We do know by now that personalized medicine is the new “in” thing making waves in the world of Medical Biotechnology. Millions of people have been touched by the era of personalized medicine, but the field is still in its infancy.
Scientists are hard at work to learn more about how genes affect our health and how treatments and prevention strategies for various diseases could be customized for each individual based on the information these genes provide. As technological innovation continues to advance, we have discovered new ways to diagnose and monitor the condition of patients.
Today’s new technologies allow doctors to gather increasingly detailed information about the progression and treatment of disease and even offer personalized treatment based on a patient’s genes.
Personalized medicine is often defined as “the right treatment for the right person at the right time.” While already being considered in drug development strategies, it is still at an early stage with respect to clinical applications that support patient-specific therapy. As the push towards personalization and precision medicine continues to build, genetic testing will play a greater role in day-to-day interactions between physicians and patients.
To achieve this goal of propagating precision medicine, we need to overcome current limitations like clinical use, cost, and understanding of the value of genotyping. Scientific and technological advancements in human genetics will pave the way for this personal knowledge and consequential lifestyle changes to happen for the broader population.
Some of the changes brought about by technology that can be envisioned for the near future are-
- Researchers Nigam Shaw and Russ Altman have been able to use data mining to identify the potential rare side effects of specific treatments and divide the population into those at risk of experiencing those side effects and those safe from said side effects. By understanding how a person will react to a particular therapy, researchers will be able to develop better targeted and effective treatment options and physicians will be able to prescribe those treatments more accurately.
- Obtaining sequencing data has gotten faster and less expensive, but hold-ups exist not just in regulatory processes but also in correlating the DNA sequence with clinical outcomes. Major companies involved in sequencing technologies are offering data analysis and data storage cloud services in addition to just the instrumentation. New technologies to break this glass ceiling in analysis and to drive clinical utility of additional genes will be crucial in overcoming this problem.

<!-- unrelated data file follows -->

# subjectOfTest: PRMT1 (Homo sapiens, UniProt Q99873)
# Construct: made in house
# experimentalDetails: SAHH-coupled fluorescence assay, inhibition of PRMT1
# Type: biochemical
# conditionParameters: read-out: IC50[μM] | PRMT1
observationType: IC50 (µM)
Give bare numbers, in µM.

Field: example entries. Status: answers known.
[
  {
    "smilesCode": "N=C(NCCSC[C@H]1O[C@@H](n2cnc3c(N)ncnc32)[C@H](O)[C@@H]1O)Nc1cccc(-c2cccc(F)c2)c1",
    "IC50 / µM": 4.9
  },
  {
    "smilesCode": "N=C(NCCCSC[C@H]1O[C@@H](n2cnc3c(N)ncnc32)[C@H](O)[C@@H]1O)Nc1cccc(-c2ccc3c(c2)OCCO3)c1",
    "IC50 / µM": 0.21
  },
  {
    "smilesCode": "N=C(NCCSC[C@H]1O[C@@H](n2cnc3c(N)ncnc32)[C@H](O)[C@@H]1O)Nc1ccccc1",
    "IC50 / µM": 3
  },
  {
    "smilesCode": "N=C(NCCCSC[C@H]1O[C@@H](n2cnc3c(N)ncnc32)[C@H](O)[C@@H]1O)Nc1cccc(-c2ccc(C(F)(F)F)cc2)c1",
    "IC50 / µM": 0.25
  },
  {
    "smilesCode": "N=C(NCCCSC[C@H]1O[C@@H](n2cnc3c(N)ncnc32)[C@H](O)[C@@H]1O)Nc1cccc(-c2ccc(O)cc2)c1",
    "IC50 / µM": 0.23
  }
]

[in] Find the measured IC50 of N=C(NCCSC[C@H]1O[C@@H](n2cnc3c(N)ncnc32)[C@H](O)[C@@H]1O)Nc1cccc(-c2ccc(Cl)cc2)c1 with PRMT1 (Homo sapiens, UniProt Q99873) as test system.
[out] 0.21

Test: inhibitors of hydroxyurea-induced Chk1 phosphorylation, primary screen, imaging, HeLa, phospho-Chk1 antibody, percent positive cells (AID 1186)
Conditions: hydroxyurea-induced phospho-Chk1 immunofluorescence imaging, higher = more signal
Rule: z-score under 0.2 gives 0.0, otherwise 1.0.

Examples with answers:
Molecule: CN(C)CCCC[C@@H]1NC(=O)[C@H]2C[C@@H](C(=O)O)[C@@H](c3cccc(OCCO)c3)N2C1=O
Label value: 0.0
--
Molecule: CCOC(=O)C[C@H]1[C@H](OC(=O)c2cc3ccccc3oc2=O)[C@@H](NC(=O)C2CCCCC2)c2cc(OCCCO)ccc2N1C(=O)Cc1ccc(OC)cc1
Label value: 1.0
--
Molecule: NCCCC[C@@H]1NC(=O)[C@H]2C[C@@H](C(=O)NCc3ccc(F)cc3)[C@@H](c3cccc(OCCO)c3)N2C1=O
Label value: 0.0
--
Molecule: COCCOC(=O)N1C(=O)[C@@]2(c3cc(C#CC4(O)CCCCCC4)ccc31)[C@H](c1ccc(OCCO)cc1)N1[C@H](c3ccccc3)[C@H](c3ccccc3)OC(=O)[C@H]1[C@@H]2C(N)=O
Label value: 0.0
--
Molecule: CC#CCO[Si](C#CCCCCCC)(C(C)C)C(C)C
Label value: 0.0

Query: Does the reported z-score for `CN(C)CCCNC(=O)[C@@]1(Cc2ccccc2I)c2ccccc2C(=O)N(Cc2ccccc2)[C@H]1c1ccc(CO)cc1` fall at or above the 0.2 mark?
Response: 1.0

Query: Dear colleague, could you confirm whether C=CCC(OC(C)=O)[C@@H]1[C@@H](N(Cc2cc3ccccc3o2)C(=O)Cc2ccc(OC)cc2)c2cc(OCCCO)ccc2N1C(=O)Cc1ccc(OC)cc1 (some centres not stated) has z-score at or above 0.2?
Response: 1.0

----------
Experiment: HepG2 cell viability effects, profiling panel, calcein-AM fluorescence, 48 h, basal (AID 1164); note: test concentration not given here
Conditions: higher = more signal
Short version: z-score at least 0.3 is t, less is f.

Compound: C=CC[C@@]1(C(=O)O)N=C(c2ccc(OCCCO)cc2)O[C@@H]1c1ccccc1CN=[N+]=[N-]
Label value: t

- Personalized medicine would require devices and sensors for physicians to monitor the conditions of their patients and modify the treatment as needed. Today’s sensors have managed to be functional at a considerably small size but advances in nanotechnology could shrink sensors enough to make them suitable for implantation in the body. Imagine a day in which levels of specific compounds in blood could be measured effortlessly; biomarkers of response to the prescribed treatments could be continuously monitored via minuscule sensors which would alert physicians if specified border levels were reached.
- 3D printing in the field of medicine! While initially 3-D tissue prints will be used as models for drug action and safety, many believe that in 10-15 years it may enable tissue and organ (re-)construction from cells harvested from the patient, thus providing custom and personalized organs on demand with no issues of compatibility.
- It would be ideal if doctors could just tap into a single, large database filled with anonymous genetic information — biomarkers tied to patient statistics tied to specific drugs and treatments — to help them make more informed, accurate decisions about each individual’s medical path. Getting there is going to be a long and bumpy ride, with plenty of wrong turns and backtracking along the way.
The progress in technology over the last few decades has been phenomenal. Its applications in various fields have been multiple dreams come true. It would not then, be too outrageous to believe that the predictable future of healthcare- personalized medicine, would arrive soon assisted by rapidly developing technology.